Jun 10, 2019
Companies that are incorporated into the Canadian Business Corporations Act (CBCA) need to be cognizant of recent amendments to the CBCA that came into force on June 13, 2019. These amendments — the Register of individuals with significant control or ISC Register — were put into place to address transparency over who owns or controls a private corporation. In accordance with these changes, CBCA corporations that qualify must create and maintain a new type of register to list and identify individuals with significant control of their corporation.
However, understanding whether your business meets the ISC Register threshold and navigating the legislation can be challenging. In this webinar, Chad Bayne, founder and Co-Chair of Osler’s Emerging and High Growth Companies Group, explains how to address these amendments and how to interpret the rules, including how to identify significant shareholders (i.e., individuals who have significant control over the shares in the corporation; generally 25% or more of the voting rights or 25% or more of the outstanding shares measured by fair market value) and whether you need to complete the new register.
For more information, listen to the webinar below.
To earn CLE/CPD credits for watching this webinar, watch via our webinar portal.
SPEAKER 1: Hello, everyone. It's Chad Bayne from Osler. Today we're going to talk about the new CBCA Amendments and how it affects companies that are incorporated into the Canadian Business Corporations Act. These amendments came out within the last month, actually effective as of June 13 2019. So corporations will need to take steps to address them in terms of dealing with these amendments.
We can actually help you address them, but I thought it'd be easy to have this webinar, ultimately to go through some of why these amendments are put into place and ultimately, how we will address them, and ultimately, how to interpret the rules. Because in most cases, it's pretty cut and dry, but in other cases, it may need a bit of analysis in terms of whether or not you need to actually complete the new register.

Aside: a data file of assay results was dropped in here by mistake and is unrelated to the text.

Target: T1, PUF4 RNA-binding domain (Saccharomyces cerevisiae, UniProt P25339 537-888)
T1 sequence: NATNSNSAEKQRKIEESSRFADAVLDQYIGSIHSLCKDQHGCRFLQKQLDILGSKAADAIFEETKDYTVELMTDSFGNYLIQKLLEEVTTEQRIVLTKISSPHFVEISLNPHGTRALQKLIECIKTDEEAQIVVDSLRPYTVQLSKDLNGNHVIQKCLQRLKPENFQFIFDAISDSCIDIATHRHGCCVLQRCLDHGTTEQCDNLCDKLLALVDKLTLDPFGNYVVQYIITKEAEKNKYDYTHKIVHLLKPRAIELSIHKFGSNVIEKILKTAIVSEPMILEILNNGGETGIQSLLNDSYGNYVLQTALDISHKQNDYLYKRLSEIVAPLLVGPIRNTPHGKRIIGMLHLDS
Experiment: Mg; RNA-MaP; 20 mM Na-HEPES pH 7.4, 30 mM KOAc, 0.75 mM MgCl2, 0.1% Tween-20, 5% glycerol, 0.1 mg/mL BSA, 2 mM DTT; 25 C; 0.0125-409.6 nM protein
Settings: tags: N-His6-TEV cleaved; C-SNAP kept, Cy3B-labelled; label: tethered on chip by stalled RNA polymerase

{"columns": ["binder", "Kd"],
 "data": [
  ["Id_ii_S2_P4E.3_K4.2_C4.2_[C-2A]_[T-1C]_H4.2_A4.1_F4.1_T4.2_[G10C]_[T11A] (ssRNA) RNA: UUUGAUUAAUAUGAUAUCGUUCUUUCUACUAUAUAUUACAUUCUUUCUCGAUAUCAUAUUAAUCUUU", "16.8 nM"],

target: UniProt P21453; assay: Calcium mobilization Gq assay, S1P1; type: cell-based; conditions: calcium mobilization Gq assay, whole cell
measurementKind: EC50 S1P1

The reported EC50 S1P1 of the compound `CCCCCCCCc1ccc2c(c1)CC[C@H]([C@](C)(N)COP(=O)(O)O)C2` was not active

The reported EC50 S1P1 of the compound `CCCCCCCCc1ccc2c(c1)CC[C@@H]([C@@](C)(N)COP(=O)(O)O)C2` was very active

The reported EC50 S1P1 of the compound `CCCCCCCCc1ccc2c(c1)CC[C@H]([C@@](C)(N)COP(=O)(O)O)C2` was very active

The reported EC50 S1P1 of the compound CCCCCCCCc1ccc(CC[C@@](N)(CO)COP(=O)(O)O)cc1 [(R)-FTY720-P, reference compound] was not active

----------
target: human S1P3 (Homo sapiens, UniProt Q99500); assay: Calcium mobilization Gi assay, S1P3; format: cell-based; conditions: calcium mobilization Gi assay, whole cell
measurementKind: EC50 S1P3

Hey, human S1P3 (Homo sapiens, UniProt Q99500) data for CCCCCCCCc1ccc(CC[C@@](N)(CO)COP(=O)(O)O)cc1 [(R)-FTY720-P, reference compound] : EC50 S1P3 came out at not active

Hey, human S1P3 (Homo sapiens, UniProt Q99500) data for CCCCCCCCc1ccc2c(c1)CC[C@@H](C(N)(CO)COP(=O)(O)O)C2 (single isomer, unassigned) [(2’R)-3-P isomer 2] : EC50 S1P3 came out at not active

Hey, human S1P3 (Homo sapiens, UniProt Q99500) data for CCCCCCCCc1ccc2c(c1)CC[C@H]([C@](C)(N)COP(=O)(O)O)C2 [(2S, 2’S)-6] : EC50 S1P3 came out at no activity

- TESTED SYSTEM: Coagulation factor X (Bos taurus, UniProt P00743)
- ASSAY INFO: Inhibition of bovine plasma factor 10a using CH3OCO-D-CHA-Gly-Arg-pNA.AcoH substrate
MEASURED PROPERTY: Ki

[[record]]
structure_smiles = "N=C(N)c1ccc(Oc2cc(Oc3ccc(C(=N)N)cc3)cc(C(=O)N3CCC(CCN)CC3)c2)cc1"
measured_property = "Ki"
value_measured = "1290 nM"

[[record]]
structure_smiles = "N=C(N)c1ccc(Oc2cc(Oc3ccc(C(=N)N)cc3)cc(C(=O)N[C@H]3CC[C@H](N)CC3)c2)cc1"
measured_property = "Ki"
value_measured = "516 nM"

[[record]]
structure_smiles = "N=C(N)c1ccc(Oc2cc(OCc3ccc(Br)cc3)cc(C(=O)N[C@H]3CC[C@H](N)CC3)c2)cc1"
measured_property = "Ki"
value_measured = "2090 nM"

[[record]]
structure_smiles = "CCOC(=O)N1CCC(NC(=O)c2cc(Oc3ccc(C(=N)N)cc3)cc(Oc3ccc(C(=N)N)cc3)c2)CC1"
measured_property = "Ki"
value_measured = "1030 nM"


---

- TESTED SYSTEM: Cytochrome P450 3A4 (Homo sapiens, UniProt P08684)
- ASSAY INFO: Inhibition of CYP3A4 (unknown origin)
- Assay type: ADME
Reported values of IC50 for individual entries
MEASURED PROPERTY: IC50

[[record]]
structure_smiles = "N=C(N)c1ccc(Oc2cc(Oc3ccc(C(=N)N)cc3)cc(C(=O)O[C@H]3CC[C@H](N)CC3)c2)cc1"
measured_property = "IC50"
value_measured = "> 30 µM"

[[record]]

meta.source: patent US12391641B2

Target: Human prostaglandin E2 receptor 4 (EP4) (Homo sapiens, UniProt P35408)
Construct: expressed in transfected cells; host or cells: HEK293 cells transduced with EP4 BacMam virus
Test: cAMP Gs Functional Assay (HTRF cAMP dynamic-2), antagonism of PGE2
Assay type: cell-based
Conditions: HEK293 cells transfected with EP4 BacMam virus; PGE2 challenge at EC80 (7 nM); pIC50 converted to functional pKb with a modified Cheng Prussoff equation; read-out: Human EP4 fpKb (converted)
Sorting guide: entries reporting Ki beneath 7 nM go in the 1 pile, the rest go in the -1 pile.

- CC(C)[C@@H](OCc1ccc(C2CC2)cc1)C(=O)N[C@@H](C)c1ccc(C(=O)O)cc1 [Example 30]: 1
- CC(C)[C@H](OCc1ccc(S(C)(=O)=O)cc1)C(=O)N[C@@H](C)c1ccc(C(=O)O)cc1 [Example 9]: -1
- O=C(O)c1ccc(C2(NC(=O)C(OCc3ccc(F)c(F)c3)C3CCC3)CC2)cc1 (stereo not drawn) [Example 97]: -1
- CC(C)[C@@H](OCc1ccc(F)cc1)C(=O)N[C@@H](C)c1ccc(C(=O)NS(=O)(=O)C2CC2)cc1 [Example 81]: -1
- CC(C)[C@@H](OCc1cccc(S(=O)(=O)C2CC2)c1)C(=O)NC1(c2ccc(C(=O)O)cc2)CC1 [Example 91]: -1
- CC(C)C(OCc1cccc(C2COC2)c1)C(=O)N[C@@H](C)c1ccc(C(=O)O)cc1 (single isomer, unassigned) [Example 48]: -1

OK. So let's just step back in terms of why these amendments were put in place. The amendments were put in place to help improve transparency over who owns and controls a private corporation. And really this all is to do with money laundering, law enforcement, those types of activities. Tax evasion. So with respect to the Canadian Business Corporations Acts corporations, the federal government thought it would be advisable to have a separate register to identify those individuals with significant control over Canadian corporations.
The amendments came in, and these are really targeted at private companies, or not public companies, to maintain these registers. And as I mentioned, these amendments came into force on June 13 2019. So, basically, what you need to do with respect to these amendments is identify what we call significant shareholders on the corporations cap table. So generally, it's a pretty simple test in that you look at-- sorry, individual significant control.
So those shareholders would have to have a significant control over shares in the corporation. And significant control, basically, is dealt with by their ownership of shares, so, a significant number being 25% or more of the votin rights, or 25% or more of the outstanding shares measured by fair market value. Generally, most companies, we can use the 25% rule as the guidepost, just from an ownership perspective of the Voting Rights.